Forced Downtime

“This night I am here: in this bruised self, in this bruised world.” – Joe Wilkinscropped-rite2run.jpg

I express myself in two ways–running and writing. One feeds off the other. Running is my physical expression, and I reap rewards of mental clarity and creative thought. Writing is my intellectual expression; it drives me and drains me, and sets up the next run.

Run - Sunset KidsIt’s been ten days since I slipped on the ice, took a nosedive and injured my groin. I haven’t laced up the running shoes since, and everything has come to a screeching halt. I’m looking for something good in this, a lesson.

There is a small matter of a 50K I registered for in the beginning of January. Perhaps the spill I took was the man upstairs telling me to slow down and take a break. After all, I should have been tapering for the race the day I went down. Maybe I’ll do what I’ve advised others to do in the past– get healthy first, then run.

Sketch - Running ManI haven’t given up hope yet, but each day that goes by I am more concerned. This is my second bout with the notion of hanging up the long-distance running shoes in the last five years (in 2009 I had two knee surgeries.) Β At fifty-nine I’m fortunate to even consider an ultra-marathon, and I know it.Β I’m five years older now (obviously not wiser) and thinking about life after running, a scary prospect that I’m ill-prepared to entertain. I still believe I’ll wake up tomorrow and no longer limp.

I’ve been doing exercises recommended by a physical therapist, but I’m also relying on writing to maintain sanity and get me through this injury. For the first time, I will truly Rite 2 Run. I’m going to lay it out in prose, write my butt off, write the injury out of my system. Can it be done? Am I a crazy man? We’ll see.

January 4th will be the test.Run in the Sun

About Jim Brennan

Jim writes from Bucks County, PA. and runs most places his travels take him.
This entry was posted in Health, Marathon, Running, Writing and tagged , , , , , . Bookmark the permalink.

18 Responses to Forced Downtime

  1. Sophie33 says:

    Good Luck with it all, dear Jim! I wish you good Health, a speedy recovery, great Foodie things to discover in 2014 & lost of fun. Xxx πŸ˜€πŸ˜€

  2. LB says:

    I agree with Katherine …I look forward to “reading your therapy”. I do however, understand the frustration of forced downtime. My thoughts will be with you as you recover and write. Try not to push it!!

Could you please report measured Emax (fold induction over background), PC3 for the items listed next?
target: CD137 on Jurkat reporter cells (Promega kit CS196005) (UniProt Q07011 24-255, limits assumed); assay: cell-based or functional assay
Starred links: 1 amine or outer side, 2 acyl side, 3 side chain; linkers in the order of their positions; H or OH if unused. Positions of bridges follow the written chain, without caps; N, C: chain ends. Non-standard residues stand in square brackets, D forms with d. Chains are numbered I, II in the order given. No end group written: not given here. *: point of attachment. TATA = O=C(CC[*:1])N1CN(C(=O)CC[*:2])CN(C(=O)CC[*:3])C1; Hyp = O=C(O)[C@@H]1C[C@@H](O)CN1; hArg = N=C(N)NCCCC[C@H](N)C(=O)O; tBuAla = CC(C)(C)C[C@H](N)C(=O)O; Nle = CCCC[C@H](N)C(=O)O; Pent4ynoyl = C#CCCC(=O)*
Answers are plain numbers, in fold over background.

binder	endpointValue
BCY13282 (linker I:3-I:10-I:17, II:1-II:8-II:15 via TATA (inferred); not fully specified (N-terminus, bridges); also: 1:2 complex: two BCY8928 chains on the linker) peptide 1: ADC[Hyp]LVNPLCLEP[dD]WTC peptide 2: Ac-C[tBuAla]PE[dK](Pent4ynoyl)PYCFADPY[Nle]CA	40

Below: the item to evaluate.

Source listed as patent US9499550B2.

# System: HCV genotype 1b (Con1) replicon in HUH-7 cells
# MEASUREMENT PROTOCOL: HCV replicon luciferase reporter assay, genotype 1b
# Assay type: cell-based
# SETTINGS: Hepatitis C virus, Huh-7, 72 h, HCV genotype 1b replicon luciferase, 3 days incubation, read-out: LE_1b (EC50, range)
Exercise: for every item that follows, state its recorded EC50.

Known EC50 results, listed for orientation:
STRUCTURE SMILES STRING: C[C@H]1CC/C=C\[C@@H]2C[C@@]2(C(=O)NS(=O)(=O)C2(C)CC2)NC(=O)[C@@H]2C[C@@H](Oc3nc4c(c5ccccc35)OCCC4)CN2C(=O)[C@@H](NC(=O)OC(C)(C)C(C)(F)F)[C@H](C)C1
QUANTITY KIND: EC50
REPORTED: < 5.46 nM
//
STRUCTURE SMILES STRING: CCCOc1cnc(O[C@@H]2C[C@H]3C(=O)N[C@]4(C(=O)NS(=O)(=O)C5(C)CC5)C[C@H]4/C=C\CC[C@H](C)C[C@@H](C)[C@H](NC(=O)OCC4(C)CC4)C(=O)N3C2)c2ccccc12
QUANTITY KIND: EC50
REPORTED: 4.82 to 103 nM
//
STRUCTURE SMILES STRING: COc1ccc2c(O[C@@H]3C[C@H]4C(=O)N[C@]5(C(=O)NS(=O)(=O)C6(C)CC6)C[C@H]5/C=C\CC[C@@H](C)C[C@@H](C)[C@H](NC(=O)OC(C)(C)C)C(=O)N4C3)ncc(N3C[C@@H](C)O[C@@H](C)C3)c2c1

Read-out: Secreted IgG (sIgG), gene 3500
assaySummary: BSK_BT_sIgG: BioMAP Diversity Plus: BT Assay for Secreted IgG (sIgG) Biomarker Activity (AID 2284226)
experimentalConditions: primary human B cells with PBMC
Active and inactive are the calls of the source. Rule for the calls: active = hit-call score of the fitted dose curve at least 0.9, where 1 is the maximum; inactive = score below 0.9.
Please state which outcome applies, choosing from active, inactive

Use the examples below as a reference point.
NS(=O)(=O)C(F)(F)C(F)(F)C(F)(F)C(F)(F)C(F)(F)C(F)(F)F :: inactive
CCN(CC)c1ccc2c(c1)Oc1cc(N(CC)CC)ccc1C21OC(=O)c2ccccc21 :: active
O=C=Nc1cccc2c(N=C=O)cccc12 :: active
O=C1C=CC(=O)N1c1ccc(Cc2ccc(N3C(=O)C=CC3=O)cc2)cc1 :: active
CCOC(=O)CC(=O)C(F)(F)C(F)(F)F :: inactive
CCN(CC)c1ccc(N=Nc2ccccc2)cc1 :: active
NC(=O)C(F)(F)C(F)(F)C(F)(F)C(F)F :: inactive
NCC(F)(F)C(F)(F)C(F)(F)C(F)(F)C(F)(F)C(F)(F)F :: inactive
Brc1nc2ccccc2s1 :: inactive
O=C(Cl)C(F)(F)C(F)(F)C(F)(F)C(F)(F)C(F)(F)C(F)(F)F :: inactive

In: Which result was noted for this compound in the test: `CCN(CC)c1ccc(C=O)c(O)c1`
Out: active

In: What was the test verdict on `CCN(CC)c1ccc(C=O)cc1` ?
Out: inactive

• Jim Brennan says:

      Well, LB, it hasn’t been going as well as expected. I’m an optimist by nature, but I’m running out of time for the 50K this weekend. I haven’t given up all hope, but reality is sinking in. I’m always thinking I’ll wake up tomorrow healed. You know what it’s like with your bike accident. It’s not easy to sit still, but I’ll play the hand I’m dealt and hope there is a lesson in there somewhere. Thanks for your thoughts.

      • LB says:

        Can I tell you that I have used the term “wake up and feel healed” so many times with my patients and with me since the wreck. After sleep we do feel optimistic and restored … I was just talking to a colleague today about his need to pull back from a big bicycle race in Georgia. We just have to listen to our bodies and be ready to play another day.
        Thoughts are with you, Jim, and I’ll be watching your posts to see what you decided to do!

        • Jim Brennan says:

          Thanks for sharing your wisdom, LB. I know that you are speaking from experience. I’m good at giving advice to others, but bad a following my own advice. You are so right about being ready to play another day. I tell others to be healthy first, compete second. My son is going through an injury that sidelined him from a century cycle race and a triathlon last year. He’s wired like me, and it killed him. And I have to keep in mind that I had to have a second knee surgery in 2009 because I came back from the first one too quickly. So I’m listening. I’ll probably decide New Years Day. Thanks, LB.

  3. msmidt says:

    Best of luck in the continued recovery. It took me three years to return to marathons, and this spring I did a 50-miler. But there are still times when I hurt, so I cut my mileage for a while. However long you think it may take to recover, there’s a chance it will take even longer.

  4. Mark says:

    First and foremost, Have a Happy and Healthy New Year!
    I’m sure you’re doing the right stuff to treat this injury. And, won’t be hanging up those running shoes anytime soon. Have fun in the 50K.
    I read this a long time ago on a Church sign – “Grin don’t groan, Win don’t whine.”
    Sounds like something you would Rite!

  5. Good luck! Whether you run or not, I wish you a full, speedy recovery!

  6. Hey Jim… people a lot younger and less ambitious have toyed with hanging up the shoes. Sorry that you slipped on the ice, but I suspect that somehow it will cause you to take a good hard look at your life’s ambitions. One thing for sure, you’ve touched and inspired people to pick up the sport through your running and your writing – either way, we’re better off because of it.
    Iook forward to hearing more, on January 5.

    • Jim Brennan says:

      Thank you for the kind words, Chuck. Messages like yours make writing and running worthwhile. I may be down, but trust me, I’m not out. Thanks for tuning in and taking the time to write. Jim

  7. Be good Jim! rest up…your readers will reap the benefits.

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